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Empire state of alarm: NY officials say Trump tax plan hits home

President Donald Trump unveils his tax reform plan

President Donald Trump unveils his tax reform plan in Indianapolis on Wednesday, Sept. 27, 2017. Credit: Bloomberg News / Luke Sharrett

Deduction soup

Ronald Reagan wanted to do it in the 1980s — eliminate the federal tax deduction for state and local taxes. But New Yorkers from both parties, including Sens. Alfonse D’Amato and Daniel Patrick Moynihan, beat him back.

Now Donald Trump is going to try. The tax-overhaul plan Trump unveiled Wednesday would scrap the deduction. New York officials are again mobilizing against it. “Double taxation,” Gov. Andrew M. Cuomo called it, echoing the words his father, Mario, used more than 30 years ago.

This time, however, it will be more a blue state vs. red state battle. The blues typically have higher state and local taxes.

“It’s clear people on Long Island would definitely lose under this tax reform,” said Rep. Peter King (R-Seaford).

The president unveiled his proposal in red, more lightly taxed Indiana. He called it a “middle-class miracle” with “historic tax relief.”

For more on the tax plan and reaction, see Newsday’s stories by Emily Ngo and Tom Brune.

Bottom lines blank

Trump’s nine-page blueprint left many questions unanswered, including what it will cost, how it will be paid for and its effect on the national deficit and entitlement programs, Ngo reports.

Democrats said it would hurt everyday Americans to help the rich and cause deficits to balloon. Trump said it wouldn’t be a boon for “the wealthy and well-connected. ... It’s not good for me, believe me.”

The effect on Trump, of course, is impossible to measure because he hasn’t released his tax returns. The tax rate for Americans making $500,000 or more would drop by almost 5 percentage points.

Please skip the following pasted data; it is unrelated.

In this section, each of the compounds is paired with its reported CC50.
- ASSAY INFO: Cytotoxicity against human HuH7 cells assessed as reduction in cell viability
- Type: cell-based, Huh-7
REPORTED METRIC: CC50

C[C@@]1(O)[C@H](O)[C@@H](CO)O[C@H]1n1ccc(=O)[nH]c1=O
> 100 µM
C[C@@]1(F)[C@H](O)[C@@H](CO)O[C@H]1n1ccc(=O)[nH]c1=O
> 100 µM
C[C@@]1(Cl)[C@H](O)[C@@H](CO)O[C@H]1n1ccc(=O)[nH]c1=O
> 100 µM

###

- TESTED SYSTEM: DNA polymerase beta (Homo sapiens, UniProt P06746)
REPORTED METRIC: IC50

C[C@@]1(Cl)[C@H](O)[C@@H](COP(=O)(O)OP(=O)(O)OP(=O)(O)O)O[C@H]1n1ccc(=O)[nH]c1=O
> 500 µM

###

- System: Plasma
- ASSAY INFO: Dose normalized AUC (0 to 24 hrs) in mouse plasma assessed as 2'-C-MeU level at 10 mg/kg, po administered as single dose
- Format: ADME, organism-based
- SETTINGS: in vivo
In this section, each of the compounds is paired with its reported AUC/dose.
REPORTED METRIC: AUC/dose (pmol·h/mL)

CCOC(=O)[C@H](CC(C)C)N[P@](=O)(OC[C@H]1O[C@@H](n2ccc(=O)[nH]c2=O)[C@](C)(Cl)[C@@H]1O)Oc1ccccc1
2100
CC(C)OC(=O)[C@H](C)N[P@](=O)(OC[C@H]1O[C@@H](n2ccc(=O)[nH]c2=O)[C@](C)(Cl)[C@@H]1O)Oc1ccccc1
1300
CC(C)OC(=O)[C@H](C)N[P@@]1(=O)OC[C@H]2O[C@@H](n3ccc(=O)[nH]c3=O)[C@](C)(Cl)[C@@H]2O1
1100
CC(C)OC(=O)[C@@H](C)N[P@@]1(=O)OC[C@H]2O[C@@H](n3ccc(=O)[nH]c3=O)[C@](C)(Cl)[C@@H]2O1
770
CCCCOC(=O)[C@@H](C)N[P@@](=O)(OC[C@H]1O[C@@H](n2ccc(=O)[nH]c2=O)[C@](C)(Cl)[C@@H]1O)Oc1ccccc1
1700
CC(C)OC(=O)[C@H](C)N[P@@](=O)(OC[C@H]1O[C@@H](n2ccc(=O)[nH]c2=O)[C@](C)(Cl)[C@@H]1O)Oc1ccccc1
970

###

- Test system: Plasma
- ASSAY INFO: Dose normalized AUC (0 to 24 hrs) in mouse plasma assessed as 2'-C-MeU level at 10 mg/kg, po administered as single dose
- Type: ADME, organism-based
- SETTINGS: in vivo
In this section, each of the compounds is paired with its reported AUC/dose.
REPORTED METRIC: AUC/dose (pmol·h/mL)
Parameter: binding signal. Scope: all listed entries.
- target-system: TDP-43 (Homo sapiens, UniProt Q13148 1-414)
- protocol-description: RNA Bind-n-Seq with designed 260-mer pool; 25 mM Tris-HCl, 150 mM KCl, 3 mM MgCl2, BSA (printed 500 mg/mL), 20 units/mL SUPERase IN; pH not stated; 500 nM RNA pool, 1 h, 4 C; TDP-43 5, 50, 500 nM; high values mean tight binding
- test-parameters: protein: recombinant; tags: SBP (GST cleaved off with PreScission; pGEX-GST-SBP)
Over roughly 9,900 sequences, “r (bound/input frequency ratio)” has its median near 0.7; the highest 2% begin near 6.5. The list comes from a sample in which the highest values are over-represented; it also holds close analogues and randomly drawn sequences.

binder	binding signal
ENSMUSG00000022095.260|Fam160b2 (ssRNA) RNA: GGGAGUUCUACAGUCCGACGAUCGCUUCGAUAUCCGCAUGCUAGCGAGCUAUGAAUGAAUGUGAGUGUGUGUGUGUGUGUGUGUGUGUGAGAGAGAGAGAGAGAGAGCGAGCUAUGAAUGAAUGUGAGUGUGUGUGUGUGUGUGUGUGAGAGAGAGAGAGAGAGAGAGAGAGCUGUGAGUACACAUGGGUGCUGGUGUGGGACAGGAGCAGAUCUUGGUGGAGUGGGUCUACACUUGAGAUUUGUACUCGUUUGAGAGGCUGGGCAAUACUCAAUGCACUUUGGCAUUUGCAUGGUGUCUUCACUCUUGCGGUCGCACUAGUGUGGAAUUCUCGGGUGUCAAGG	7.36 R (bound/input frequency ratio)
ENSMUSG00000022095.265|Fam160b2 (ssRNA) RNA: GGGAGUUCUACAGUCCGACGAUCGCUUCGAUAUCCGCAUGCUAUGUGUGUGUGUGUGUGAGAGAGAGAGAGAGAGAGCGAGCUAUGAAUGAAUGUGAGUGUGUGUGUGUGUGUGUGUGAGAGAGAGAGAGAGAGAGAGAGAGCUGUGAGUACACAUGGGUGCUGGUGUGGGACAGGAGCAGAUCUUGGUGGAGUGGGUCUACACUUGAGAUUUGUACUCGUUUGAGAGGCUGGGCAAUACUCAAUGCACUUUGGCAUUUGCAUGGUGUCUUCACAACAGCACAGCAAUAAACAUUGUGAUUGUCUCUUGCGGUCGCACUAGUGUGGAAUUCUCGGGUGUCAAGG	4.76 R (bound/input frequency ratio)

That Price ain’t right

Health and Human Services Secretary Tom Price is in deep trouble with Trump for flying around in privately chartered planes at a cost to taxpayers of hundreds of thousands of dollars.

“I am not happy about it, and I let him know it,” Trump told reporters. Price’s pricey travels are under investigation by his department’s inspector general and a House committee.

Will Price get fired for it?

“We’ll see,” Trump said.

The take-away: Moore and less

Trump’s grousing that he may have backed the wrong horse in the Alabama Senate race started early — while he was speaking at a rally for Luther Strange. It reportedly got only worse after the race was called Tuesday night, with Strange the loser.

But the president could gain in the long run, Newsday’s Dan Janison writes. There are reasons for Trump and ex-Judge Roy Moore, who won the primary runoff, to make common cause against Senate Majority Leader Mitch McConnell, the biggest loser.

Keeping up with the Jones Act

Trump was still hesitating Wednesday on heeding calls to waive Jones Act shipping restrictions for aid to Puerto Rico, devastated by Hurricane Maria.